But pelase don't think all expats are rich and uninterested in learning Chinese.
Ehm. How about the little fact that English is an official language in Hong Kong?
Dai Muff
i guess you should tell that to all those "anti-China" mainland officials, our government officials, and our CE, who send their children for international schooling at public expense.
Skywalker....isn't Hong Kong claiming to be Asia's World City?
Like it or not English is the de-facto language of the world and the language of business.
Mandarin will probably never assume that mantel.
You should control your racism and harness your energy to put it to better use elsewhere.
Why can't the government provide english education at the same cost as locals (ie. in terms of HK$ per pupil)? Is that so hard?
This kind of "locals" versus "foreigners" mentality is seriously narrow-minded and does nothing for Hong Kong in the long term.
There are plenty of "foreigners" here who contribute huge amounts of tax dollars to fund things like healthcare and public services... so providing the option of some English education for that pretty large population (who contribute plenty of tax dollars) shouldn't really be that difficult should it? I understand why cantonese wouldn't want to see more $ per pupil spent on English only education, but.. do you think Hong Kong would be the huge financial centre that it is today if nobody spoke English?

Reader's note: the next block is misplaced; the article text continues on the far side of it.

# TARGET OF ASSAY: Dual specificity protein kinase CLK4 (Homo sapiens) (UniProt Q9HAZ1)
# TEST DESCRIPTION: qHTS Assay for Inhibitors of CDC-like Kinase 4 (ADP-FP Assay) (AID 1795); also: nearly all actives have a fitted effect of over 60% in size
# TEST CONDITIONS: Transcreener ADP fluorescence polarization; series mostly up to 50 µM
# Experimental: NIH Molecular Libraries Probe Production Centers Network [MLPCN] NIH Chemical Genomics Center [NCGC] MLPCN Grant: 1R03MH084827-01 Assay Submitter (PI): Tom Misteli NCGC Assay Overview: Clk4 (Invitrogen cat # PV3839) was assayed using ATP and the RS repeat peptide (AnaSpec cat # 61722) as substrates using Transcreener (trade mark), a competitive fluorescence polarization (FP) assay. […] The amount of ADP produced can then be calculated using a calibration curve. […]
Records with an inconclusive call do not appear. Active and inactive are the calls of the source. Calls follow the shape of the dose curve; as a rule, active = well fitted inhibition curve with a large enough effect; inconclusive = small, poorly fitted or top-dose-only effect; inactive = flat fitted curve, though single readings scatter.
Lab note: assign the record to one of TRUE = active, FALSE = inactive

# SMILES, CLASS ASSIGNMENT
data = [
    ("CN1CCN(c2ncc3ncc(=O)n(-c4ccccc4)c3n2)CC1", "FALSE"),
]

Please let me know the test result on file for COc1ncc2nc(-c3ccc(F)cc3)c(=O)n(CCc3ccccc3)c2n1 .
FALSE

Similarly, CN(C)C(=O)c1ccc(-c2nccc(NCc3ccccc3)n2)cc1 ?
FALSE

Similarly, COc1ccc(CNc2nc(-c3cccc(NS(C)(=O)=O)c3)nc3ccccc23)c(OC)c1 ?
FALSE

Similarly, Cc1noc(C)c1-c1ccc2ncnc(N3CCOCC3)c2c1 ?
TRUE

Rising school education cost, mostly owing to rising rents, pay cuts in offices or no raise owing to rising rents, diminished lifestyle owing to curtailed spending power due to rising rents, increase in retail prices owing to rising rents is what is causing the expat community to decline in Hong Kong whereby the talent relocates itself into other major cities which has already led to decline in Hong Kong's position in Asia.
The government fails to see that Rising Rents benefits only a single group leaving the rest of the community high and dry. The government appears to have deliberately kept compulsary Chinese in the curriculum to keep expat kids of local curriculum leaving them with the only option of expensive International School education which is quickly getting inaffordable due to lesser spending power causes cited above. A serious situation can emerge with brain drain out of HK both local and expat. This is high time for the administration to wake up and install rental curbs as well as offer affordable education to all local and expat kids desiring English as the medium of Education. The poor education options in HK befit only third rate places and third world countries.
The state of affairs is totally in despair and dismay.